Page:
Ultimately, I was put in the position of defending someone whose political views I very strongly disagree with. Why did I defend him? Because supporting our idiot of a president doesn’t automatically make you a racist (I assure you, I would not allow explicitly or implicitly racist material through the front door). Because we are in a country where all people are allowed to support the politicians they want and wear articles of clothing that say as much (though in this instance, it was the most understated it could have been). Because there are no fights allowed in my place of business (no matter how justified). Because I’ve never been a fan of military officers who demand that they’re soluted by people of lower rank because it screams entitlement, and so did Pokey (he threatened to sue the guy at some point – you started the fight Pokey – don’t be mad because you lost).

Pokey, if you’re out there, I agree with you and your wife about a lot of things, and under different circumstances, we very likely would get along really well. But please, for your sake and mine, leave your shitty attitude back in the cold, dark winter where it belongs. The bees are buzzing, the birds are chirping, and it’s sunny as fuck outside. Have a cold beer and chill the fuck out. Cheers.

On Drinking – Present Day

There’s a dial in my head that’s been turned all the way to “information absorption” to the detriment of information dissemination lately. I had a rather heavy night out (read: “I drank really heavily”) a while back, and it sent me into a small downward spiral, and my inner critic had a lot to say when I handed him the mic.

He asked what the drinking was worth to me. Is it worth making friends with people whose names I can’t remember? Is it worth the hundreds of dollars I could have saved that night and the weeks of catching up on bills in the aftermath? Is it worth the multiple-day hangover and depression that inevitably follow? Or the lasting effects it has on my dog when I’m not willing or able to take him outside as often as I should because I can’t fathom getting out of bed? I think not.

About a decade ago, then chief drug adviser to the UK David Nutt, MD and a team of colleagues ranked different drugs based on nine different types of harm caused to an individual and seven types of harm caused to society. Alcohol was found to be the most harmful of all drugs (including heroin, crack, etc.) to society, and the fourth most harmful to the user. Dr. Nutt was fired from that position for saying that the government-sanctioned drugs were worse than the ones the government was trying to vilify – LSD, MDMA, and THC among them.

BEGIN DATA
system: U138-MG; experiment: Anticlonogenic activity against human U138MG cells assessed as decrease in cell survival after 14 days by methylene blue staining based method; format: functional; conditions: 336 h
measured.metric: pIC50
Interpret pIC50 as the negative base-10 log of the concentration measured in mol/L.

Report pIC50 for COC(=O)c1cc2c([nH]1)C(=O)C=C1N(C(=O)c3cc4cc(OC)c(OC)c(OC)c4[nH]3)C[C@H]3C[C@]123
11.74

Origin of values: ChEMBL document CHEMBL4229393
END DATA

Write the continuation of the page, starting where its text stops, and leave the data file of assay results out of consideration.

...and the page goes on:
Much of alcohol’s harm to society is likely due to its legality, and the multi-billion dollar advertising campaigns encouraging us to raise a glass to whatever day it happens to be, or for no reason at all. There are, unfortunately, no juice bars selling small hits of Molly along with a kale smoothie – at least not that I’m aware of – but maybe that’s a much better way to hang out with your friends than having a beer together.

Don’t get me wrong – I love alcohol. I love the taste of it, the feel of it, the look of it – pretty much everything about it, actually. There are also plenty of studies saying that small amounts of alcohol can be good for your cardiovascular health, prevent kidney stones, safeguard against Alzheimer’s, and boost your social and sex lives. My problem is usually with the “small amounts” bit of those studies. When I drink, I fucking drink.

My friend called herself a “freegan,” meaning she only ate meat at dinner parties or when it was purchased for her. Essentially, she only ate it when she was socially called upon to do so. I think that’s the stance I’m going to take with alcohol going forward. If someone wants to buy me a drink, I’m not going to say no, but I’m also not going to ask for one or purchase one for myself. We’ll see how it goes.